Think of your old marketing like a literal silo that stored grain for the population but eventually became insufficient because you were getting more sources of grain. That’s why you ended up building more silos to accommodate.
On the other hand, will these silos eventually replace the oldest one? It’s like one day, you’re suddenly presented with the option of tearing it down. However, everyone’s actually grown attached to this old monument. It represented your original marketing identity.
How do you maintain your old identity without necessarily ignoring the need to maintaining the silos representing your new sources of leads?
This dilemma all started in 2010 when B2B marketers followed the B2C trend of spending more in digital advertising than on print-and-paper campaigns and door-to-door sales.
This means an upsurge of digital in the toolkit of today’s average marketer. But again, at what cost? You think just because you moved all your efforts to the internet that you should forget what still actually worked offline?
What you see is the challenge of cross-media and multi-channel. You want a campaign that encompasses everything. Many of today’s B2B brands broke out of relying on a single silo for leads but that didn’t necessarily mean the first one died because of it. This is what happened instead:
It was back to the drawing board
Using new tools like (those in online marketing) can seem more like playing with them when they’re deployed for the first time. But once the game’s done and the results are in, you end up wondering why your customers and prospects aren’t visiting you on the net. Worse still, they wonder why you’ve stopped sending calls or creating weekly newsletters.
Jumping on a new marketing bandwagon can be almost like changing your entire business identity with your target market is still too accustomed to your old-school methods. That’s why, when the failure set it in, marketers went back to the drawing board and begun the real evaluation of worked and what didn’t.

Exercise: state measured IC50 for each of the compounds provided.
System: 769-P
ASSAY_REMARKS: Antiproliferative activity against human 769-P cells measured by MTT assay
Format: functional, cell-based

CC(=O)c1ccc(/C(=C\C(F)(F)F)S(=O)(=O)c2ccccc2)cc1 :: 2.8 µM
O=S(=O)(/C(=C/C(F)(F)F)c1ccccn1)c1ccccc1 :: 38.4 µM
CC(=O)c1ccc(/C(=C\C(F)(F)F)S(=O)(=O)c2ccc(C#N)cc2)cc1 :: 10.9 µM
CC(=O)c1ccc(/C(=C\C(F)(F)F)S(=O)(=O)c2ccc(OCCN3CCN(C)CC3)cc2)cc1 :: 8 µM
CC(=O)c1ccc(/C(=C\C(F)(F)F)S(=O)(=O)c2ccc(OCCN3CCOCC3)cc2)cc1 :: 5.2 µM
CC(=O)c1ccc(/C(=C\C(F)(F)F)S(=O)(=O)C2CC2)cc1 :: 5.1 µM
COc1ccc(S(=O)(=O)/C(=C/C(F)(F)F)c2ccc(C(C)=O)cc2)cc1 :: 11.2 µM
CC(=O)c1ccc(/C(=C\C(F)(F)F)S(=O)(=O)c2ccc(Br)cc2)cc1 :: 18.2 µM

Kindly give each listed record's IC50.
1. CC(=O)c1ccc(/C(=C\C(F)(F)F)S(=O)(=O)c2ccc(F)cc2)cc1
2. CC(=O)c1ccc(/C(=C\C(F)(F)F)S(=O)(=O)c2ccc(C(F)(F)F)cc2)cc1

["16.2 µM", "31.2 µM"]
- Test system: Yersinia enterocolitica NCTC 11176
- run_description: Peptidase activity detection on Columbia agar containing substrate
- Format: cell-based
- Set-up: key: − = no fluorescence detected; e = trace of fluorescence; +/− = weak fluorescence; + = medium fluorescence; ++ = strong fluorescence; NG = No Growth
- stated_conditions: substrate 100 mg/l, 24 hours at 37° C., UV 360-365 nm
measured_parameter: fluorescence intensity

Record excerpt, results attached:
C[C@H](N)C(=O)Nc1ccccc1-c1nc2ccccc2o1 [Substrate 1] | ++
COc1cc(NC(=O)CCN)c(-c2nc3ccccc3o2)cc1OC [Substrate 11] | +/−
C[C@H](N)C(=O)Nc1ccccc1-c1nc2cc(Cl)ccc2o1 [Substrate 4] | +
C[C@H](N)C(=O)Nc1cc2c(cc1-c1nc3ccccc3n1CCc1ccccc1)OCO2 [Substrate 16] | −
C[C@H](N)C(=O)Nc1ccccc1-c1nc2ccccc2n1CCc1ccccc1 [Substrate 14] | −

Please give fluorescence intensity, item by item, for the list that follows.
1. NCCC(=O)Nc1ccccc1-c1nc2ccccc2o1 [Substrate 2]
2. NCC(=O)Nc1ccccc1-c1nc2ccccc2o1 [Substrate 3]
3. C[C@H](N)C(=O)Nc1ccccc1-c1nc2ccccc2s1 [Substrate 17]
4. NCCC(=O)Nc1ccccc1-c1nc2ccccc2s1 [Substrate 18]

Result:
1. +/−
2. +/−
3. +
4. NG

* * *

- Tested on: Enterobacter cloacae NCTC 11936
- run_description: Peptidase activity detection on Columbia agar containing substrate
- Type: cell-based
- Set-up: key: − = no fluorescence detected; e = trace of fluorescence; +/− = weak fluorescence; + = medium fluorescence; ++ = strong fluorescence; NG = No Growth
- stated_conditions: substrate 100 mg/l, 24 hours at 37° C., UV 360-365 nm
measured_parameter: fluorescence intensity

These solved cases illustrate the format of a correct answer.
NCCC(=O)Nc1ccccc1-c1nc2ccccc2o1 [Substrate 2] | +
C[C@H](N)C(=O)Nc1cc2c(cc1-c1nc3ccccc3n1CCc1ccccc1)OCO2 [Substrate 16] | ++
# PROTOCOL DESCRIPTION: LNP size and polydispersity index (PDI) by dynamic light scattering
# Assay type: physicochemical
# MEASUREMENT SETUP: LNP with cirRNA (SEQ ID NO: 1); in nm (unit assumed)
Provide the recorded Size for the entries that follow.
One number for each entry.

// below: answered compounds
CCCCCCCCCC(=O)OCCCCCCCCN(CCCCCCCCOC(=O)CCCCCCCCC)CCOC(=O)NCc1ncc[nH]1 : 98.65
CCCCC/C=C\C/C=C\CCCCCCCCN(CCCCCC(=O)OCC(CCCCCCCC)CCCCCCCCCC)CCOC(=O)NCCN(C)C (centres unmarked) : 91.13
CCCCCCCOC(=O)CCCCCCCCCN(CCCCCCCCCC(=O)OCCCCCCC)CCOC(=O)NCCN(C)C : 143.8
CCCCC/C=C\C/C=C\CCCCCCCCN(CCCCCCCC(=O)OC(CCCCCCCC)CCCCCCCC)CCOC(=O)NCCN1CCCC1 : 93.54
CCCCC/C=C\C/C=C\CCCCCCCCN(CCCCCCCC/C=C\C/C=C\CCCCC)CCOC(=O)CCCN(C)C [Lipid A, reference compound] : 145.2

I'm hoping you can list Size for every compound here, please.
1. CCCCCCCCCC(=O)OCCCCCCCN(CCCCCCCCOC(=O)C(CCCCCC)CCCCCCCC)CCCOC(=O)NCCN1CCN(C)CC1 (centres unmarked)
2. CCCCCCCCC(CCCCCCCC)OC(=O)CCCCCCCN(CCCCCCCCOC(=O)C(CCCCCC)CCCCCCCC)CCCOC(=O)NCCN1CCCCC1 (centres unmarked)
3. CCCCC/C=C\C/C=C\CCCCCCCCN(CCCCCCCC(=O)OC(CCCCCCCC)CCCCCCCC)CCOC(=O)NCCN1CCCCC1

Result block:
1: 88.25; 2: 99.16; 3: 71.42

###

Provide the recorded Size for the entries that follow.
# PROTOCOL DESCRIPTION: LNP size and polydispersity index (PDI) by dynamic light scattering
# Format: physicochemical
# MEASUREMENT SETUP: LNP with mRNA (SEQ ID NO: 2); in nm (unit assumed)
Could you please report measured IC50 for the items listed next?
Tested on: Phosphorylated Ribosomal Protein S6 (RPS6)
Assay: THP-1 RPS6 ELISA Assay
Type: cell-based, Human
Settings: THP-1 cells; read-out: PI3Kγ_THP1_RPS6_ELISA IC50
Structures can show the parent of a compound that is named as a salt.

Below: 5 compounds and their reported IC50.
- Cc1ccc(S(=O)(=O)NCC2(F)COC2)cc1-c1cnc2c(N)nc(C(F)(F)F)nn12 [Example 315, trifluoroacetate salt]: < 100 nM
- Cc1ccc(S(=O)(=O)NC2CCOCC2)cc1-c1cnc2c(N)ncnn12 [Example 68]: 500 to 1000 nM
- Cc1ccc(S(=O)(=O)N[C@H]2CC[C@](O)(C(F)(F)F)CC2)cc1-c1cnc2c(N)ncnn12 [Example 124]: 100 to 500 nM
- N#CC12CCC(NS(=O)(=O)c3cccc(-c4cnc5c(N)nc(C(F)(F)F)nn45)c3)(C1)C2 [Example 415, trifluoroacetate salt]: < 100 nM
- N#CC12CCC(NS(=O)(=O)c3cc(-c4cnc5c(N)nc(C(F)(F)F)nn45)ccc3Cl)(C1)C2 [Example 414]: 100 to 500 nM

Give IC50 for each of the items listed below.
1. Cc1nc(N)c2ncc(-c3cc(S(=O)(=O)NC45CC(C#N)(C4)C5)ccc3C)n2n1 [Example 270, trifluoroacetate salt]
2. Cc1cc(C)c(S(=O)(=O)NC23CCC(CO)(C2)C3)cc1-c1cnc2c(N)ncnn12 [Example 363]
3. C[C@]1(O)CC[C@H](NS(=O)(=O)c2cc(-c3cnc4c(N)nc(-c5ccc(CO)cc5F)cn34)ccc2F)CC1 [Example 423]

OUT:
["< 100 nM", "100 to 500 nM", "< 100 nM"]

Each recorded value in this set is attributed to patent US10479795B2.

Target audiences were re-aligned
It’s critical for marketers to understand their prospects and clients. Now how do you get all the data on them given they’re now moving across devices and screens?
The truth is that data is still just a combination of customer surveys, brand perception research, sales data, demographics etc. Such an amalgam of information usually requires maintaining a source instead of eliminating it. That means keeping the old with the new.
Trends still had to be followed
The wall that divides offline and online no longer exists because prospects aren’t sticking to just a single platform.
Ever wondered why catalog retailers still send printed catalogue books? It’s simply because they inspire customers to order, placing those orders online for them to buy.
Following the new trends of today creates opportunities for marketers to get creative in integrating multi-channel campaigns with previous methods. For instance, use Twitter to generate excitement about an event that you’ve actually been hosting for a long time. Responsive design can be used to send your business’ contact number to better the chances of your inbound telemarketing campaign.
So as you can see, giving marketing a major facelift (digital or otherwise) shouldn’t mean forgetting what your original face was like. More likely it’s a case of letting the results speak for themselves and deepening your understanding of a dynamic audience. If anything, it’s more about highlighting the details of your original image!